A UK teacher from Watford has run a distance farther than the London Marathon at his home in crocs to raise money for NHS. Rafferty Gunn managed to run 50km after he completed more than 7,000 lengths of his six-meter-long garden for a fundraiser for NHS paramedics battling the COVID-19 disease in the frontline.
Live-streamed on Instagram, the event required Gunn to complete the distance in five hours – and without breaks. This comes as the London Marathon, in which Gunn participated, was cancelled due to the coronavirus outbreak. Therefore, the Rickmansworth School teacher decided to cover the length of the marathon - 26.2 miles -in his crocs in the new challenge and ended up running 31 miles (50km).
With the hope that his friends and family were watching him and extended support along the way, he was left shocked by the number of people who tuned in and contributed towards his cause, a local media outlet reported. Also, to keep people as connected as possible, he allowed them to request songs so they could be blasted through a speaker he had set up and in return would ask for a small donation to his fundraising page for the medical staff.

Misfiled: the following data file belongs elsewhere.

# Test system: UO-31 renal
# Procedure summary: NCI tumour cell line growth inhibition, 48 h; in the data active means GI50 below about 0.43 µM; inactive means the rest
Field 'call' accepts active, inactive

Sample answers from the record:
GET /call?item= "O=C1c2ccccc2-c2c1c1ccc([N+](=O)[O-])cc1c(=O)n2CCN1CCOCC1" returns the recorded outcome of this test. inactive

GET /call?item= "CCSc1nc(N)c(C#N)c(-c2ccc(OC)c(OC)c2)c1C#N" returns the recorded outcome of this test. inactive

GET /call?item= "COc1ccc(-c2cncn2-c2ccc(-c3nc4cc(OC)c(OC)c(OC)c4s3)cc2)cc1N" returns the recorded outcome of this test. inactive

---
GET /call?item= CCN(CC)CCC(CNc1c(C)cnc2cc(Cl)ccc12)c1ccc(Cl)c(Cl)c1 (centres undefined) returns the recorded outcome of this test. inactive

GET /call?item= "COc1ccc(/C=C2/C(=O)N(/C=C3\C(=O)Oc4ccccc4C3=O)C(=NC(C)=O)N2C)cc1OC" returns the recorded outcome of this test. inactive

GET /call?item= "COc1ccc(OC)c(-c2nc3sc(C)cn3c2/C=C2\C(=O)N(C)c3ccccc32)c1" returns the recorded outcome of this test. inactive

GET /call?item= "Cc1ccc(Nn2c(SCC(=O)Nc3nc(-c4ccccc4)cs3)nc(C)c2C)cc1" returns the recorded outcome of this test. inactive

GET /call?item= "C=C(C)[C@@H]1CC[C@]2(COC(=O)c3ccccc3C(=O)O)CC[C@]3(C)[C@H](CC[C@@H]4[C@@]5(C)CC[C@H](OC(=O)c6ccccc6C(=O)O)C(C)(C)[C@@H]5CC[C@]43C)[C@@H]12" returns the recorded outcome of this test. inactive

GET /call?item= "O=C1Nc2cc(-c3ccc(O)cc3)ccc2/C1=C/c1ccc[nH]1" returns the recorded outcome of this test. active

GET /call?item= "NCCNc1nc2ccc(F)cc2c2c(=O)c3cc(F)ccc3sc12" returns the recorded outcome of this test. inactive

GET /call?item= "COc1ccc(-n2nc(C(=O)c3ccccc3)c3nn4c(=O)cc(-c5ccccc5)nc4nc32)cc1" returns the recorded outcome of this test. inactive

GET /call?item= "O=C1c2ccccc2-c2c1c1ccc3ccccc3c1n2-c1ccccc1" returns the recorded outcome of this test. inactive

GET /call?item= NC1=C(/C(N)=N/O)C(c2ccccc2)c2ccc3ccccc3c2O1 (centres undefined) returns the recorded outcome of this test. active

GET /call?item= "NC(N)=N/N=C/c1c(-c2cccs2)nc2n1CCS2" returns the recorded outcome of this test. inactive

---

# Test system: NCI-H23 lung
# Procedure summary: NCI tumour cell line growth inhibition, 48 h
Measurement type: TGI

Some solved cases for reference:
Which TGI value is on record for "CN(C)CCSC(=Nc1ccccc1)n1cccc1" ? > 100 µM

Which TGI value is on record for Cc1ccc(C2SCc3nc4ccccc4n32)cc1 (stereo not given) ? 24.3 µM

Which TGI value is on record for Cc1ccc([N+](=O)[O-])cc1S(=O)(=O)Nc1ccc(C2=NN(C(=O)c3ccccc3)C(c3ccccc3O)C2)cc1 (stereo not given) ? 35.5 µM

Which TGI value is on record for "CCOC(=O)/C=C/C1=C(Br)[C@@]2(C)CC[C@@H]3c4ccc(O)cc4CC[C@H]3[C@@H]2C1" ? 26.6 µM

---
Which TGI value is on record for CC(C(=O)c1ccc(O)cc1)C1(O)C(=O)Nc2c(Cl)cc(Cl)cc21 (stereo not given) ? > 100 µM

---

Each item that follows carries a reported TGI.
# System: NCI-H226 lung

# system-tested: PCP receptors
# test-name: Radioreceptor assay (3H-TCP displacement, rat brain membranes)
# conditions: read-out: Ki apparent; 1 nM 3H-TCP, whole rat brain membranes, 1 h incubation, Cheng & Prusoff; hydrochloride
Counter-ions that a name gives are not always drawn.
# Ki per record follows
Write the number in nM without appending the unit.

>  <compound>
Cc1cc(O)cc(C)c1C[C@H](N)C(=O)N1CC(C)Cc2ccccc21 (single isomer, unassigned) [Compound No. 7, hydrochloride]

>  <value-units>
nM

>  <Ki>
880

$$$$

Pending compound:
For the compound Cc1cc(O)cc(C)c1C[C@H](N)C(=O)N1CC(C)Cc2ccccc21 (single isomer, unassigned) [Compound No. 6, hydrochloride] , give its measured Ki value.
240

Gunn was quoted as saying that he wore crocs out of “fairness” to pay solidarity to the NHS staff who were working long shifts. Further, he added, the medics completed shifts in “crocs” as they battled against coronavirus and treated the patients. The challenge was tough, to begin with, Gunn said, adding that he just kept going and towards the end, someone put on The Greatest Showman and he was in tears. Someone with one million followers shared my challenge, he added, as per media reports.
According to reports, Gunn took the challenge after was his sibling was recently hospitalised with severe dehydration and a kidney infection after working in “very challenging conditions”. Therefore, he set up a “Go Fund Me” page, and raised more than £11,000 funds which was dedicated to NHS Charities Together. Even before he started the challenge, he had managed to raise £6,000 as people watched from home and donated money. All the funds have been donated to the NHS, Gunn reportedly said. People needed to support the NHS during the coronavirus pandemic and after as well, the support just needed to continue, he added.